Moreover, Rams’ offensive players will be fired up by Saunders’ arrival.

    This move has the strong potential to raise the morale of Torry Holt, Isaac Bruce, Marc Bulger and Steven Jackson. Saunders is a link to the Rams’ best days, their greatest moments, their “Greatest Show on Turf” Era.

    Rams legend Marshall Faulk, on scene in Arizona, working the Super Bowl as an analyst for the NFL Network, was pleased by the word of Saunders’ appointment.

    “This gives Linehan credibility,” Faulk told me. “And Al Saunders will bring that credibility to the guys who are already there, and the guys who will be coming to the Rams as free agents or draft choices.”

    Faulk hasn’t been a big fan of Linehan’s coaching. ”We all watch the games. And adjusting is part of the game,” No. 28 said.

    Linehan has adjusted… his offense… his staff … and now his own role.

    Linehan said that this would be Saunders’ offense completely — except that Linehan joke that he’d like to put in one play each week. But Linehan is so revved up by landing Saunders that he called it “a Godsend.”

    The Saunders’ role aside, Linehan clearly wanted to explain the broader scope of this hiring, which comes in the aftermath of a troubling 3-13 season.

    Linehan characterized the recruitment of Saunders this way: ”An admission that I needed some help.”

    He added: “I know we need to win, and to do that we need to make some adjustments. We’re well on our way to having a positive offseason. And in this league, if you do things the right way, you can turn it around in a heartbeat and a hurry.”

    “And, he said, “That all starts with me.”

    For some reason, Linehan said, “things weren’t right in 2007, and 2006.”

    And Linehan seems determined to change that — and himself.

    By having Saunders as the coach of the offense, and Jim Haslett coaching the defense, Linehan is free to concentrate on other areas. And he knows he must improve his relationship with his players, especially on offense. (Linehan, by the way, said he was “good and happy” with Haslett as the defensive coordinator).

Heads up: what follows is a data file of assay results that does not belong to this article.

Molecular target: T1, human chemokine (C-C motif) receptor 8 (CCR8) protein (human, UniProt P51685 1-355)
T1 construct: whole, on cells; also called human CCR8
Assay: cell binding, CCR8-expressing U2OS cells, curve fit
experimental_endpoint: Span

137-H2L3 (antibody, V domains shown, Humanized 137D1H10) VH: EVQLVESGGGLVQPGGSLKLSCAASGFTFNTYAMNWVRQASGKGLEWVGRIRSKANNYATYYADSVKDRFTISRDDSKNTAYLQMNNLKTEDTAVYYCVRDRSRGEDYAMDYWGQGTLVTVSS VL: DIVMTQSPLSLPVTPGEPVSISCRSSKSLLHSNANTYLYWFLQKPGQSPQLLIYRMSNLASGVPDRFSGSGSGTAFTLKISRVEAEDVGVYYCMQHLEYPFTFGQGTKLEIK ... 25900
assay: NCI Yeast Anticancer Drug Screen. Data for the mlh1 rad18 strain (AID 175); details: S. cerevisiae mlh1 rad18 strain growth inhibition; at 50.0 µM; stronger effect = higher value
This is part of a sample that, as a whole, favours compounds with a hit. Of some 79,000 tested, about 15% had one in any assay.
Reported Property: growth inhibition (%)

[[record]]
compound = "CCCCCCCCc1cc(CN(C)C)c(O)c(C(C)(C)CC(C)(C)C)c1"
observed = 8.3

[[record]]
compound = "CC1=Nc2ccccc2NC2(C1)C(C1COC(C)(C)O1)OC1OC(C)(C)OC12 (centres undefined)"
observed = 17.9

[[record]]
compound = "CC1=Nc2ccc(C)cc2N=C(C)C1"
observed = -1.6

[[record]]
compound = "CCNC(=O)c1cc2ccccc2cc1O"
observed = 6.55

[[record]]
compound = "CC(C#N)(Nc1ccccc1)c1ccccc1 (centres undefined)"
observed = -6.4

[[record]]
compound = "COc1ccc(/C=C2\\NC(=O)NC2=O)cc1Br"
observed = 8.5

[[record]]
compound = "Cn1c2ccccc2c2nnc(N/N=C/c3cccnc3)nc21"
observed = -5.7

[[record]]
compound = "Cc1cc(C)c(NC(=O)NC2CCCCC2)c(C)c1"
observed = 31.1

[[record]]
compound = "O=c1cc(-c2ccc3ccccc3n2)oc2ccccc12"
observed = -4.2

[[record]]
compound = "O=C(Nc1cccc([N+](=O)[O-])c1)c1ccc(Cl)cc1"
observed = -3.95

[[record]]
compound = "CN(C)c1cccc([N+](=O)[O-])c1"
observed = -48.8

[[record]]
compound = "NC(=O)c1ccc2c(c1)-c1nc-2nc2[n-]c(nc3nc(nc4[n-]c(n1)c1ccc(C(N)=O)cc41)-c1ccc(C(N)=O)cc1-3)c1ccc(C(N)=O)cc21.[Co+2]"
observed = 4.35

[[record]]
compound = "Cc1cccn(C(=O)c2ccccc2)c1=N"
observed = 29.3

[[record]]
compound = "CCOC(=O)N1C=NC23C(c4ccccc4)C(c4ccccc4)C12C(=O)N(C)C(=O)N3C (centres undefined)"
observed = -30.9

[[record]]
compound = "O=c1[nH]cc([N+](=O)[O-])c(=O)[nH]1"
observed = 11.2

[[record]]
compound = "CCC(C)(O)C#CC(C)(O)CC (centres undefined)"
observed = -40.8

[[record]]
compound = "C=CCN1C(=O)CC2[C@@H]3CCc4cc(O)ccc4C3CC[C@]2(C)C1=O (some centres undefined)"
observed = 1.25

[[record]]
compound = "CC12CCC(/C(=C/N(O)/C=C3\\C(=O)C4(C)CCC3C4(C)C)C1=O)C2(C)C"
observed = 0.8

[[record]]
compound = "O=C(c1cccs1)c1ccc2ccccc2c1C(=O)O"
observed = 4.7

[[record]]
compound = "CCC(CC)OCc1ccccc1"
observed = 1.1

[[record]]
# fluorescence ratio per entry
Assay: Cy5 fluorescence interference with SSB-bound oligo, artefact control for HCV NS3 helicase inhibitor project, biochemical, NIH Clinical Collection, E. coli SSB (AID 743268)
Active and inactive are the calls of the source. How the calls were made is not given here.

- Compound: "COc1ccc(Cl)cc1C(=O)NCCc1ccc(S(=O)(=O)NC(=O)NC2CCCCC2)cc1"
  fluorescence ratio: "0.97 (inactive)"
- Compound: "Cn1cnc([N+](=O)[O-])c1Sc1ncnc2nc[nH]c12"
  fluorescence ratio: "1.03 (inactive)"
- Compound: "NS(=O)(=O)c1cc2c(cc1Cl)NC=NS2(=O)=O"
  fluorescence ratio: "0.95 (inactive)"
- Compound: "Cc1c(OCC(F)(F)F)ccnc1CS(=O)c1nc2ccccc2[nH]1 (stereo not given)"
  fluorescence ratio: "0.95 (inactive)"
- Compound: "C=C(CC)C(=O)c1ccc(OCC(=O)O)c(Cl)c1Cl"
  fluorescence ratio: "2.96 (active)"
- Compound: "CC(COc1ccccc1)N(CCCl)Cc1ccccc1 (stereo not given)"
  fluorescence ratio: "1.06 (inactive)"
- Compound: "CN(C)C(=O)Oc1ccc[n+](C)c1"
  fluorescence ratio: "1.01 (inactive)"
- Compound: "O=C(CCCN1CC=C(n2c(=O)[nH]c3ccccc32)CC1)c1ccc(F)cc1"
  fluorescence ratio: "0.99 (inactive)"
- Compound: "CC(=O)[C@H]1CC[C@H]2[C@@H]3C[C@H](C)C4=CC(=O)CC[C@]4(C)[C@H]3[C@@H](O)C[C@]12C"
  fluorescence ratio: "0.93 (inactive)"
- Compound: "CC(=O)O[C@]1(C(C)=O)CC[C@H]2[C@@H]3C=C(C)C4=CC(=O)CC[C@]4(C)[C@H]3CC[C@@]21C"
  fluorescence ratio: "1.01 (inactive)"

In an admirable display of candor, Linehan said he’d “lost touch” with his players because he’d spent so much time fretting over the offense, and stewing over so many things that distracted him from essential matters. This led, Linehan said, to “a detatchment” from the players. He didn’t mean for it to be this way, but the strain of a season gone bad caused the coach-player bond to break.

    ”I felt the relationship eroded, and I didn’t see it coming,” Linehan said.

    Linehan added that a head coach definitely must have the confidence of “the players and the coaches and all others around the building.” And Linehan knows he’s come up short on that front. But again, he seems sincere in wanting to correct all that.

    It seems obvious that Linehan wants to get on the same page with Holt, Bruce, Bulger, Jackson and other key veterans. And that’s important.

    When Linehan ran the offense for the Minnesota Vikings, the players loved him. They were motivated to play for him. They hated to lose him. Randy Moss and Daunte Culpepper were terribly upset when Linehan left to accept a huge raise in pay to become the Miami Dolphins’ offensive coordinator in 2005. I always wondered why the assistant who commanded such loyalty in Minnesota would have such a difficult time connecting to players in STL.

    Well, I suppose the easy answer is, it’s all about the education of becoming a head coach. This can be an excruciating job, and the responsibilities and the burdens change when a guy becomes the boss.

    Linehan realizes he must do better, much better, to keep his job beyond 2008. And he seems determined to take his best shot. That should be automatic, right? Not necessarily. I’ve watched many a struggling coach in my 27 years of covering the NFL, and some of them remain hardheaded, never seeming to understand the need to adapt.

    Linehan does.

    The hiring of Al Saunders was a fantastic step for Linehan to take.

    But what is even more encouraging is Linehan’s desire to grow as a leader.

    -B

  8. #53
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    Re: Saunders is done deal